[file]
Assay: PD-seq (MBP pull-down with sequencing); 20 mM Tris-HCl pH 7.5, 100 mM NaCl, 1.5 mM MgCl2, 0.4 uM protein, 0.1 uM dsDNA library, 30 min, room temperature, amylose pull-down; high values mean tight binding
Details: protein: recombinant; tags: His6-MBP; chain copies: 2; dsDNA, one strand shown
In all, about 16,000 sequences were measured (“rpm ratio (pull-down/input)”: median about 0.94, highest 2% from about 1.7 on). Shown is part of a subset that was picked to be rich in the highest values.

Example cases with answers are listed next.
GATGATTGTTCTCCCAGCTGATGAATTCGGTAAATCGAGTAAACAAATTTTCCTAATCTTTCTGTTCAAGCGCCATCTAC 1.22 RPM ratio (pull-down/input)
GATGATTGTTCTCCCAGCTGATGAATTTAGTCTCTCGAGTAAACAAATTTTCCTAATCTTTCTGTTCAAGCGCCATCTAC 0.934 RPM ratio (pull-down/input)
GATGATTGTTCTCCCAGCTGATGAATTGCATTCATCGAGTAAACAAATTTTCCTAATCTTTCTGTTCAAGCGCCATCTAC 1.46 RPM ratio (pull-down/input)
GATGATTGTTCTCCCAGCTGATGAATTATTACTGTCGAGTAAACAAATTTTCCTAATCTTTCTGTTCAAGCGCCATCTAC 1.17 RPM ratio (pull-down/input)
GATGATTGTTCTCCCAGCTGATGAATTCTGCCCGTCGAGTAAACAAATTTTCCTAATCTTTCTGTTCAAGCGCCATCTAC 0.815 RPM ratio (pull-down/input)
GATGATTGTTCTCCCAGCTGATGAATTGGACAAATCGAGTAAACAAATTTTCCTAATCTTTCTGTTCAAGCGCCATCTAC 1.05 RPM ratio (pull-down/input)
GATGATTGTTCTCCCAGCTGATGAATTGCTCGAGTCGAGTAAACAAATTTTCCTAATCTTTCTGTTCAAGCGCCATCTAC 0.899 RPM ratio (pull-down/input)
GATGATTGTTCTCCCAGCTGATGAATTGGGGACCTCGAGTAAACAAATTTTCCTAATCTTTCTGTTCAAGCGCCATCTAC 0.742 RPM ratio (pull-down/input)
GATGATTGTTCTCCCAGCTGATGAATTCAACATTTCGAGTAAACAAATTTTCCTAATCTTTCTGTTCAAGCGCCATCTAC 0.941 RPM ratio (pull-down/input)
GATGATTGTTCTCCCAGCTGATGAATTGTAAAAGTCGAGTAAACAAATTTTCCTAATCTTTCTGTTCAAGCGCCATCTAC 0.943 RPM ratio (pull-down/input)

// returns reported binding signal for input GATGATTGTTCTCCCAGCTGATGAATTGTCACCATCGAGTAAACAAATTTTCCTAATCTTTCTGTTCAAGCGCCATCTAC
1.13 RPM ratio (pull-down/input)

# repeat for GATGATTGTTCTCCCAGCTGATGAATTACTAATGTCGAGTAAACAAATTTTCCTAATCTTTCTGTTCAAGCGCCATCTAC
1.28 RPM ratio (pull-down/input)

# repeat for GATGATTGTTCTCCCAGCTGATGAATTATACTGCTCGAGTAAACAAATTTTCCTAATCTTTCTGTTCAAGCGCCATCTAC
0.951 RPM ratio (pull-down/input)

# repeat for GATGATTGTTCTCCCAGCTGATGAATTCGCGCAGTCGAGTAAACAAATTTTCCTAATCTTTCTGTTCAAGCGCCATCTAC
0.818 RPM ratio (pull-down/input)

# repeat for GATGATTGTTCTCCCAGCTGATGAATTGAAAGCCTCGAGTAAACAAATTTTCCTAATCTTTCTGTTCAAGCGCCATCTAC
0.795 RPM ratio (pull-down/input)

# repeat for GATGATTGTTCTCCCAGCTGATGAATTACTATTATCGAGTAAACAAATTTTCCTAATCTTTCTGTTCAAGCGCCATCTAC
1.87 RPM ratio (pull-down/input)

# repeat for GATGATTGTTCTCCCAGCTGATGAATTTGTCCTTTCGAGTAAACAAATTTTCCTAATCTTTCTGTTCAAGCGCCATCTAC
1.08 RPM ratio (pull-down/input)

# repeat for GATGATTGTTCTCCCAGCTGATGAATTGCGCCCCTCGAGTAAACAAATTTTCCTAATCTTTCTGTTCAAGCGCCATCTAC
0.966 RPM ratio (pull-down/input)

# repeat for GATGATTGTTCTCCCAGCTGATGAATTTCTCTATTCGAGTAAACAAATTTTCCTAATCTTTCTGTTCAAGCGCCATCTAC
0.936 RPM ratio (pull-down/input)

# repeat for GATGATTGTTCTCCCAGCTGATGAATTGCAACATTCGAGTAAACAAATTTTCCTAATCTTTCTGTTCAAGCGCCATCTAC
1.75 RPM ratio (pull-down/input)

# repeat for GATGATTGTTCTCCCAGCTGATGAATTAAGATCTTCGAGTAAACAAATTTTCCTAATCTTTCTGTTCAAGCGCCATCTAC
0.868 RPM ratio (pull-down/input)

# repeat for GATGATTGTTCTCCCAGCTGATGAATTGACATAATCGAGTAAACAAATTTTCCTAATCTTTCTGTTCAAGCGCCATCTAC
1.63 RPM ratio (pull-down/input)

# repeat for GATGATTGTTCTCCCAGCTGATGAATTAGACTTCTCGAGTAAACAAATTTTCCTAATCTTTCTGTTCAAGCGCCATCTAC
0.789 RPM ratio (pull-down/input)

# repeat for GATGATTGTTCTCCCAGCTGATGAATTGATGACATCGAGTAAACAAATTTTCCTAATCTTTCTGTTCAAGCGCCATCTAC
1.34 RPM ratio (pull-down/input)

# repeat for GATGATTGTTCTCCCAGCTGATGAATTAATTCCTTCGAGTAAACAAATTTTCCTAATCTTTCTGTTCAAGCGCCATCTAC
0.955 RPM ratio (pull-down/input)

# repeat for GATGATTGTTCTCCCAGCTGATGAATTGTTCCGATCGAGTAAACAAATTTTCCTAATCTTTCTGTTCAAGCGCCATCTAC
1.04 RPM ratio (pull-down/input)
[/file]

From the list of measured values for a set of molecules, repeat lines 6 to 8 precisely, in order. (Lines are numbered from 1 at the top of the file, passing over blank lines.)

GATGATTGTTCTCCCAGCTGATGAATTTAGTCTCTCGAGTAAACAAATTTTCCTAATCTTTCTGTTCAAGCGCCATCTAC 0.934 RPM ratio (pull-down/input)
GATGATTGTTCTCCCAGCTGATGAATTGCATTCATCGAGTAAACAAATTTTCCTAATCTTTCTGTTCAAGCGCCATCTAC 1.46 RPM ratio (pull-down/input)
GATGATTGTTCTCCCAGCTGATGAATTATTACTGTCGAGTAAACAAATTTTCCTAATCTTTCTGTTCAAGCGCCATCTAC 1.17 RPM ratio (pull-down/input)